To Lay or To Lie—That Is the Question

If I were asked to vote on the verb that causes the most confusion and is invariably conjugated incorrectly more often than correctly, lie would win hands down. If you Google “to lie” or “lay/lie” you can find enough websites discussing these seemingly unobtrusive, simple words to fill volumes. How can a three-letter word cause so much grief? I think there are two reasons. 1) the word lay has two completely different uses and 2) we use these verbs incorrectly in speech as well. I am guilty of often saying something like, “The dog’s laying on the couch.” I often hear people using lay instead of lie. But what’s even more “off” to me are the “creative” conjugations some people come up with like:

  • I lied on the couch for six hours (wow, your voice must have gone hoarse talking for so long!).
  • I layed down when I got tired.
  • The chicken layed an egg.

Really, there are only six words you need to remember. If you recite them a bunch of times, you might just be able to recall them when you need them. And two of them repeat, so you really only need to know four words. How hard is that? Here they are:

  • Lie, lay, lain
  • Lay, laid, laid

If you’re not sure when to use lie, think of recline (Hear the long i sound in both words). Lie (not the verb discussing whether you are telling the truth or not) is something you do to yourself—you lie down. I lie down today. I lay down yesterday. I had lain down every day for a week.

Lay is something you do to something else (in grammar-talk this verb takes a direct object. Lie never does). When you think of lay, think of place (Hear the long a sound in both words). I lay the book on the table. I laid the book on the table. I had laid the book on the table every day this week.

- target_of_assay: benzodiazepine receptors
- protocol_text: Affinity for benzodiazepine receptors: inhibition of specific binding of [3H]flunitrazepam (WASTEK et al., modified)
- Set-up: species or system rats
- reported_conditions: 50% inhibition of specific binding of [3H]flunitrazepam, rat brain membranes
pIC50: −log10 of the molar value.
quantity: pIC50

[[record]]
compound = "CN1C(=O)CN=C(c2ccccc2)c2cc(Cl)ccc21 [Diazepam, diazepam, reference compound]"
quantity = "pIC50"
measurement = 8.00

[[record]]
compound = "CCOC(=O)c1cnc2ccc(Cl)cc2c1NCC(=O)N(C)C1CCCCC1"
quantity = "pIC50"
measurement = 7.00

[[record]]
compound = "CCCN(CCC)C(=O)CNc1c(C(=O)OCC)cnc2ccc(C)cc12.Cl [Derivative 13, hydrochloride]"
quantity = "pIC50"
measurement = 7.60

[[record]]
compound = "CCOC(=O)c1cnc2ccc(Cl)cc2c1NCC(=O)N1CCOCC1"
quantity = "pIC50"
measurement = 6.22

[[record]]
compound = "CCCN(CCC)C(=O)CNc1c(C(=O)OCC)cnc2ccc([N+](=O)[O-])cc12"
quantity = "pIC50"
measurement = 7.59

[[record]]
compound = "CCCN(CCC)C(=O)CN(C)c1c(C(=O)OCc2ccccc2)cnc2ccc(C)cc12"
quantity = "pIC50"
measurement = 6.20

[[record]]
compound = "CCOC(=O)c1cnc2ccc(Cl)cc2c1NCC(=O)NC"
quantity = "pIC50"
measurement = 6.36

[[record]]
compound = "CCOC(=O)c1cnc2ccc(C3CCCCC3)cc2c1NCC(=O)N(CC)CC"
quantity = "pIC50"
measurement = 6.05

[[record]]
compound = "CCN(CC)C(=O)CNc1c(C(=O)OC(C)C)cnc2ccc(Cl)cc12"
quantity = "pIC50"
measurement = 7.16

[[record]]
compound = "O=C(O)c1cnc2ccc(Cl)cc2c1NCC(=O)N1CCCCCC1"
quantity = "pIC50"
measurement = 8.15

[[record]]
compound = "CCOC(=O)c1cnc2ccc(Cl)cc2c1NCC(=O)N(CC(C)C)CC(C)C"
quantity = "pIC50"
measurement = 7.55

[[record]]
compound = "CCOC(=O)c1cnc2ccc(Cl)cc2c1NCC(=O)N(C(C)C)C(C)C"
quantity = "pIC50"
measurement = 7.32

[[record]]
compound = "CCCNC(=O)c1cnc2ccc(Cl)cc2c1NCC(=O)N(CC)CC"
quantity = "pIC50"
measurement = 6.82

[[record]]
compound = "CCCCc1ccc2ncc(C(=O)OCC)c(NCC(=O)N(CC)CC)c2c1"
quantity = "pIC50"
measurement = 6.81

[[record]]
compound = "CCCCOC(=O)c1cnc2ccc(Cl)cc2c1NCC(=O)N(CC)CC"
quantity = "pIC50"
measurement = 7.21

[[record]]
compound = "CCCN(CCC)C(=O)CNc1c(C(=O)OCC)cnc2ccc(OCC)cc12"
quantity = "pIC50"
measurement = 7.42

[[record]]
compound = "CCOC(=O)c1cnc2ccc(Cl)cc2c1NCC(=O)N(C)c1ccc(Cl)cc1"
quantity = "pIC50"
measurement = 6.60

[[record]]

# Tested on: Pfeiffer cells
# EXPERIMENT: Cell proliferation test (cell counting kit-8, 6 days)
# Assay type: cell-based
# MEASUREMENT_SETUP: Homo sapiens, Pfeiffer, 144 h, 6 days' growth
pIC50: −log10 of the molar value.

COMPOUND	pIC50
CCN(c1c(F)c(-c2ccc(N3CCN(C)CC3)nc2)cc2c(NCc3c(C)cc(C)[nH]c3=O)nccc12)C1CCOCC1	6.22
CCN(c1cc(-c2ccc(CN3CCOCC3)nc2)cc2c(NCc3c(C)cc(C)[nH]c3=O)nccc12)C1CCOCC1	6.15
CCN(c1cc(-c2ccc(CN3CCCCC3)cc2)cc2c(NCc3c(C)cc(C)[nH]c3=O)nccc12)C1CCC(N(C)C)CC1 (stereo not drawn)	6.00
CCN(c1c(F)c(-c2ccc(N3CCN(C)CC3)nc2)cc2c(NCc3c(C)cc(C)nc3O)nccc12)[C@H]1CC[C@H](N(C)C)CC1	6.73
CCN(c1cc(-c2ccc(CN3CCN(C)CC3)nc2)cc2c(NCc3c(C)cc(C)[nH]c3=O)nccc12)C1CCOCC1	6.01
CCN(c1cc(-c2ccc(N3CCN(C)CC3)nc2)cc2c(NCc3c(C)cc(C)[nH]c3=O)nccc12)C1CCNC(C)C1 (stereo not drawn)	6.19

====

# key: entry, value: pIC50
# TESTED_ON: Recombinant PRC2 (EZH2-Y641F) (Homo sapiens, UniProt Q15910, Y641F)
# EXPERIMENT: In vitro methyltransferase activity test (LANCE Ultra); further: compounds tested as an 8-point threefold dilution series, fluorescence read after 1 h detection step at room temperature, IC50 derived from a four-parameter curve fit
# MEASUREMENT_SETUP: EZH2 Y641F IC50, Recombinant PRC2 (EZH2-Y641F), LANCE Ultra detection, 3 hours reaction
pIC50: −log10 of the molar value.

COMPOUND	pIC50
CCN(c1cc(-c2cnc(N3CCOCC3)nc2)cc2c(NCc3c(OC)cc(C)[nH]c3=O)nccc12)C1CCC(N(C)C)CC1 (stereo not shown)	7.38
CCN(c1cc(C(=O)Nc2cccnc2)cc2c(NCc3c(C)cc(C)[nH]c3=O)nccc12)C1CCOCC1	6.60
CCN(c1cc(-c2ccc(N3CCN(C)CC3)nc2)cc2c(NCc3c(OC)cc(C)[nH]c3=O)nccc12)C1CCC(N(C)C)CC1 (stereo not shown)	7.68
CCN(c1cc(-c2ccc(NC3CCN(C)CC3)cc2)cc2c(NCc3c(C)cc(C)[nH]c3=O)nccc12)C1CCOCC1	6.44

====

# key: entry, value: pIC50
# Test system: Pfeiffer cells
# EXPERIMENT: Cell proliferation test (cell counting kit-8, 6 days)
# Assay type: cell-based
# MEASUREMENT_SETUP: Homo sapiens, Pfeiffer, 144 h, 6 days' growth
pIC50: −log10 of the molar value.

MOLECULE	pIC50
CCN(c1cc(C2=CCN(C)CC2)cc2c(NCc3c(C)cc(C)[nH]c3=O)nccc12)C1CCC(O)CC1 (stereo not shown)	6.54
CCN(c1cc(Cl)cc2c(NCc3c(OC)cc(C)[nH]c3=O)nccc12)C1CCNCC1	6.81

So just repeat after me: “Lie, lay, lain. Lay, laid, laid . . .”

I think I need to go lie down now.

5 Responses to “To Lay or To Lie—That Is the Question”

  1. Anna Labno May 3, 2013 at 6:33 am #

    Thank you. I always forget the correct usage for these two verbs. Finally, I will register them in my head and review them for a week, so I’ll never stumble over them.

  2. Layla May 3, 2013 at 8:48 am #

    I always have trouble with this :p but this is a great trick to keep in mind, thanks!

  3. Curtis May 3, 2013 at 9:54 am #

    Uh-oh . . . Bob Dylan needs to rewrite his song “Lay Lady Lay” . . . although I don’t think “Lie Lady Lie” would be quite as good for sales . . .

    • cslakin May 3, 2013 at 10:13 am #

      Yep, or he could add “yourself” to make it correct. Like “Now I lay me down to sleep.”

  4. Glenn May 18, 2013 at 10:46 am #

    Replace “lay” with “put”. If it doesn’t work, use “lie”.

    GF

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